It’s no secret the Tampa Bay Times is not a fan of the inverted pyramid. It supported the Lens in 2013 and now it is supporting the design for a new pier that may very well be the least liked of those being considered.
In a recent editorial following the Pier Selection Committee’s delay of a final ranking of designs, the Times editorial board once again slammed Destination St. Pete Pier in favor of Alma.
The editorial read like it was written by Selection Committee chair and hater of all things upside-down pyramids Mike Connors. The board praised him for making “sweeping, thoughtful” arguments against an “updated version of the inverted pyramid.” They heralded his notion that the current structure is already a half-century old and would need to be preserved for another 75 years under the city’s requirement.
It said he “reasonably questioned the wisdom of keeping a version of it for decades to come.”
It was all but a commercial for Alma and Alfonso Architects. Alma and the Lens, they wrote, are “innovative.”
The Times accused the booming criticism dominating local news that the selection committee is ignoring the will of the public on “the same clique of parochial, longtime residents who raised enough money and noise two years ago.”
There’s a problem with that. Three – not one, not two – three surveys have shown Destination St. Pete Pier the clear leader among the public. Two of the surveys show Alma the least favorite.
But the Times said “this is a decision that cannot be based on suspect opinion polls and the loudest complainers.”
Suspect opinion polls? The editorial board doesn’t say which polls are suspect. One was the city’s own survey and it showed Destination overwhelmingly grabbing the top pick among voters. Alma came in a paltry number five.
The other two polls were conducted by St. Pete Polls – one independently and one commissioned by Florida Politics. To be clear, the Times is not this blog’s biggest fan.
So, here’s why calling the St. Pete Polls surveys “suspect” might not be the best choice.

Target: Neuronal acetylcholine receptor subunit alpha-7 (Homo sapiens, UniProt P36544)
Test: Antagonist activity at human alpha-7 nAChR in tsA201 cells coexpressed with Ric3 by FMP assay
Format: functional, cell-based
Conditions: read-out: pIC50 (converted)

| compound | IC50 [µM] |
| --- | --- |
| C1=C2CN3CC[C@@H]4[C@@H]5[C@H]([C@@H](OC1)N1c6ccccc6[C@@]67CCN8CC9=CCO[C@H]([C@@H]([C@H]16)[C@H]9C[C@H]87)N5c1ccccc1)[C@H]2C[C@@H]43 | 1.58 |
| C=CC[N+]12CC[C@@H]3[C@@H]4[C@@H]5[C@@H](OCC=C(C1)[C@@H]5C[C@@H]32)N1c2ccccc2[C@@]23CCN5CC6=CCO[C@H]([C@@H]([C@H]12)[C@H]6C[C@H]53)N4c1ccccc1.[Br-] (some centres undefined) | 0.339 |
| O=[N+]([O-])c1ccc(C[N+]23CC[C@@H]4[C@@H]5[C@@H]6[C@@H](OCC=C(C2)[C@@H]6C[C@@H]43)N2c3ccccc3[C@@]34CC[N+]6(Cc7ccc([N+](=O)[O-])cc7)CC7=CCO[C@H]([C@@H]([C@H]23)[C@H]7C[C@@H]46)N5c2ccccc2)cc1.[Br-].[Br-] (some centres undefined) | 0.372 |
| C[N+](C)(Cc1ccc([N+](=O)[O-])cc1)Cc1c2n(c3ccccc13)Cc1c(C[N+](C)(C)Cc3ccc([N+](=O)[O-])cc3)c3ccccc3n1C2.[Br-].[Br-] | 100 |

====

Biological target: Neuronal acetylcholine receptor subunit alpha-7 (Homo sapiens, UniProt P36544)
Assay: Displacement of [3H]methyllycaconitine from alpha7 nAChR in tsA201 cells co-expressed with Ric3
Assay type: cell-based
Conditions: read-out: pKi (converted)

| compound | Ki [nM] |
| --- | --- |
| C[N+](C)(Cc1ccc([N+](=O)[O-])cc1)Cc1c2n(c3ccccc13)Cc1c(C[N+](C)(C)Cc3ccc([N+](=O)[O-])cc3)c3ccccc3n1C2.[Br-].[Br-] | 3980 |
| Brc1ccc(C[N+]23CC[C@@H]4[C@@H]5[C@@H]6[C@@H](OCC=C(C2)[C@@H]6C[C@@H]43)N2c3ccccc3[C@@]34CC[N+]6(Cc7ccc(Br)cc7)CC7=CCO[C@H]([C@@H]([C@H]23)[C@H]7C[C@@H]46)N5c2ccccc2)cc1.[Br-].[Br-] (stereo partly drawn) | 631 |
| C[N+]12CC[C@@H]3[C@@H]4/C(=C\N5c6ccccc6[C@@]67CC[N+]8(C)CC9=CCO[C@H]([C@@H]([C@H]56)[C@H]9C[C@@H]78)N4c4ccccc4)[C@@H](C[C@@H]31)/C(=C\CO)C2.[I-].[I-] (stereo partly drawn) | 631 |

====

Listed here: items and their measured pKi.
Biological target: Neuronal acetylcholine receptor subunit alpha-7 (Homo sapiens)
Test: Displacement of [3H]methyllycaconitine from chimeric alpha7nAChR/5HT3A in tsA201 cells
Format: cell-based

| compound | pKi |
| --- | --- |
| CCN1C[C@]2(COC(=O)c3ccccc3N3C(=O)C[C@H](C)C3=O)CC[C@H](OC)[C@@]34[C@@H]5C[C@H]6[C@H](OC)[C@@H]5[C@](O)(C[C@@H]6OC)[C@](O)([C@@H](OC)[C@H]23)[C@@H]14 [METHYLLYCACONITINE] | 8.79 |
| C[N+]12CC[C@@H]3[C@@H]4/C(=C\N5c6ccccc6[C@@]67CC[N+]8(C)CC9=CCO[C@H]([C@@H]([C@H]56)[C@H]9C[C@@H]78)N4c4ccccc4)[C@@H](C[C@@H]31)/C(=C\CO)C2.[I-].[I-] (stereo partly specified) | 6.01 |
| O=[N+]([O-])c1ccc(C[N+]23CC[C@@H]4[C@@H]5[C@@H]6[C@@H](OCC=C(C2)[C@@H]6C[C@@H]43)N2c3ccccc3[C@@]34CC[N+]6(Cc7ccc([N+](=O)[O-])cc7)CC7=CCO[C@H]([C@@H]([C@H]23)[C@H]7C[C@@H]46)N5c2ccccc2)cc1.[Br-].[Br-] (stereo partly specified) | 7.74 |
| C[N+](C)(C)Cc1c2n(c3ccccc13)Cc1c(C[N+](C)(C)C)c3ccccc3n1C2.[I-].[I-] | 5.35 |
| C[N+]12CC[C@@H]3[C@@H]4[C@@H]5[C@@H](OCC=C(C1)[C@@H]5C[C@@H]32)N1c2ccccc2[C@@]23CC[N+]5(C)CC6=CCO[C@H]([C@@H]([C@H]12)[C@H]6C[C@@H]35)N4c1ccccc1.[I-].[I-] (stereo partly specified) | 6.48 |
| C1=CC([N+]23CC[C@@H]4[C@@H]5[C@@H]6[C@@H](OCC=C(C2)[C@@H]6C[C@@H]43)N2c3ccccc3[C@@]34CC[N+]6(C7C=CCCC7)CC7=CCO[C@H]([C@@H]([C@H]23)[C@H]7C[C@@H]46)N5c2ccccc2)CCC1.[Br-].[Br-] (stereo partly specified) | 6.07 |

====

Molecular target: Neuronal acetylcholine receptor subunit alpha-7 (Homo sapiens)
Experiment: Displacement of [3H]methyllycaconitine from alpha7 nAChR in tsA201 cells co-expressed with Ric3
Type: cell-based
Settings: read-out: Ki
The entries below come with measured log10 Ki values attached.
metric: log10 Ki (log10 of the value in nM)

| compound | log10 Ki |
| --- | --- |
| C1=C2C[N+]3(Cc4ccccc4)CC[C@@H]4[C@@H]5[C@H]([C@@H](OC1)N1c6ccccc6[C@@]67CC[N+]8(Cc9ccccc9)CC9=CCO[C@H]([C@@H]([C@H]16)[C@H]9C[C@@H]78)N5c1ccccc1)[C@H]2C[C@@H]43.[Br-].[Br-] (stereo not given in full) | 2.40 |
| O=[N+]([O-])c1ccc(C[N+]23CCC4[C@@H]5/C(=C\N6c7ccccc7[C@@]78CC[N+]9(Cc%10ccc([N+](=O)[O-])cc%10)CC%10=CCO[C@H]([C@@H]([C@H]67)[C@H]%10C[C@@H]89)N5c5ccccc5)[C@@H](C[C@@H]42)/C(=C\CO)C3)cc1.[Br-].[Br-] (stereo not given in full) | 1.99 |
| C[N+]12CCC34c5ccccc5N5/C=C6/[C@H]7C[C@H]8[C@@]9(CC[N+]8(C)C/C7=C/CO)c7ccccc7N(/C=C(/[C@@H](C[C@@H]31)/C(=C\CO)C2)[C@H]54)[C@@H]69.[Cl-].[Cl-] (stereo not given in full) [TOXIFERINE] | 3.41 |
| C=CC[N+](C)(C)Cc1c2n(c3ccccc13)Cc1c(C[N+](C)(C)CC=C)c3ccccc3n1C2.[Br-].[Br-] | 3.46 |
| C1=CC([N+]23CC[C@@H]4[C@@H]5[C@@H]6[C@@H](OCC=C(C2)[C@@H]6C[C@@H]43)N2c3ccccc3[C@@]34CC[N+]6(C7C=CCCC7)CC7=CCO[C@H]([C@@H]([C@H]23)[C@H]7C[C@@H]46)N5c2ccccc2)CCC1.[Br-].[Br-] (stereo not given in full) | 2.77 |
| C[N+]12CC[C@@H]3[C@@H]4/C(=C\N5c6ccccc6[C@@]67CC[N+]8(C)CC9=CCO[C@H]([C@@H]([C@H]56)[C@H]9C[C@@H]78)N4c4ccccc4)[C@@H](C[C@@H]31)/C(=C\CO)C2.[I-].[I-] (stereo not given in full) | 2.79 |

First of all, the last time the Times took such a strong stance in favor of a design, things didn’t go so well. The Times was clear in its desire to see the Lens succeed. It did not and Matt Florell and his St. Pete Polls called it.
St. Pete Polls predicted in 2013 that people would vote to cancel the contract with Michael Maltzan Architects to build the Lens. The group predicted 62 percent would vote yes on the pier amendment. When it was all said and done, 63 percent voted to kill the contract. The difference was less than the poll’s margin of error.
In 22 races last year, St. Pete Polls predicted 20 of them correctly. One of the two checked off as a loss here isn’t really even a loss. Their polls had Gov. Rick Scott and former Gov. Charlie Crist tied. The race was divided by less than 1.5 percent.
It’s hard to call any survey or poll “suspect” when you take into consideration the factors at play here. First, there are three polls and each of them corroborates that Destination St. Pete is the favorite.
Second, St. Pete Polls nailed it when the Lens died.
“We are basically using the same methodology for sample selection and scientific calculation as we used back then. The numbers on the polls leading up to that last one were all very close to what we arrived at in that final poll on August 27, 2013,” Florell wrote in an email.
The Times also predicted a Lens defeat in 2013 in its own internal poll, but they were nowhere near the accuracy of St. Pete Polls. The Tampa Bay Times, Bay News 9 and WUSF poll found 55 percent would vote against that design.
Florell also points to the Times’ own shady polling tactics. That includes a poll of just 21 people the Times quoted.
“Our polls are accurate because of the larger than standard sample size and our method for selecting a representative sample to poll,” Florell said. “So, they don’t have a leg to stand on in criticizing a polling organization like ours that consistently releases fairly accurate public polls without trying to push an agenda like they do.”
The Times is trying to invalidate a poll without cause to do so in order to push its preferred pier design — the “innovative” Alma.